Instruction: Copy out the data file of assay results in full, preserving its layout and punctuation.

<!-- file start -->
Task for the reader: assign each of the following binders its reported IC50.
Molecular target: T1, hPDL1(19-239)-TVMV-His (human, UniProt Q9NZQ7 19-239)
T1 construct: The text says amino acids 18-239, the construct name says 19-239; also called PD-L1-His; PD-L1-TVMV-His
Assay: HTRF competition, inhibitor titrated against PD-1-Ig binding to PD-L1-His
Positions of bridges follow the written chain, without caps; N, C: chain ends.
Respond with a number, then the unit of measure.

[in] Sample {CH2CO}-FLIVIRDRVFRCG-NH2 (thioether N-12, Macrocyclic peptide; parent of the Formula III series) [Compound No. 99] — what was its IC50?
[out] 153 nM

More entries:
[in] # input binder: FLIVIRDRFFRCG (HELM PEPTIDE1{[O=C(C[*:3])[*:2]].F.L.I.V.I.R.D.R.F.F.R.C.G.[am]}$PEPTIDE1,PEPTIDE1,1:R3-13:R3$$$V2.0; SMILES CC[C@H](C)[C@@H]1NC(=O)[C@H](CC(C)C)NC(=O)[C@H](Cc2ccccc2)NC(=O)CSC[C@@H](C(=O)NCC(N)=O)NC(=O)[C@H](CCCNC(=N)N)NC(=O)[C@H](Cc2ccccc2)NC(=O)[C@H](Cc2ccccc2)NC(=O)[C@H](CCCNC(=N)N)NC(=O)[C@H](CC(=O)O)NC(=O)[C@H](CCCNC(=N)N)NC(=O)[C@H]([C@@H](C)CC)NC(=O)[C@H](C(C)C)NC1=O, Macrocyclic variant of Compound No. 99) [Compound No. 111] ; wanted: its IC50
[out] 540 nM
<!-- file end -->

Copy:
Task for the reader: assign each of the following binders its reported IC50.
Molecular target: T1, hPDL1(19-239)-TVMV-His (human, UniProt Q9NZQ7 19-239)
T1 construct: The text says amino acids 18-239, the construct name says 19-239; also called PD-L1-His; PD-L1-TVMV-His
Assay: HTRF competition, inhibitor titrated against PD-1-Ig binding to PD-L1-His
Positions of bridges follow the written chain, without caps; N, C: chain ends.
Respond with a number, then the unit of measure.

[in] Sample {CH2CO}-FLIVIRDRVFRCG-NH2 (thioether N-12, Macrocyclic peptide; parent of the Formula III series) [Compound No. 99] — what was its IC50?
[out] 153 nM

More entries:
[in] # input binder: FLIVIRDRFFRCG (HELM PEPTIDE1{[O=C(C[*:3])[*:2]].F.L.I.V.I.R.D.R.F.F.R.C.G.[am]}$PEPTIDE1,PEPTIDE1,1:R3-13:R3$$$V2.0; SMILES CC[C@H](C)[C@@H]1NC(=O)[C@H](CC(C)C)NC(=O)[C@H](Cc2ccccc2)NC(=O)CSC[C@@H](C(=O)NCC(N)=O)NC(=O)[C@H](CCCNC(=N)N)NC(=O)[C@H](Cc2ccccc2)NC(=O)[C@H](Cc2ccccc2)NC(=O)[C@H](CCCNC(=N)N)NC(=O)[C@H](CC(=O)O)NC(=O)[C@H](CCCNC(=N)N)NC(=O)[C@H]([C@@H](C)CC)NC(=O)[C@H](C(C)C)NC1=O, Macrocyclic variant of Compound No. 99) [Compound No. 111] ; wanted: its IC50
[out] 540 nM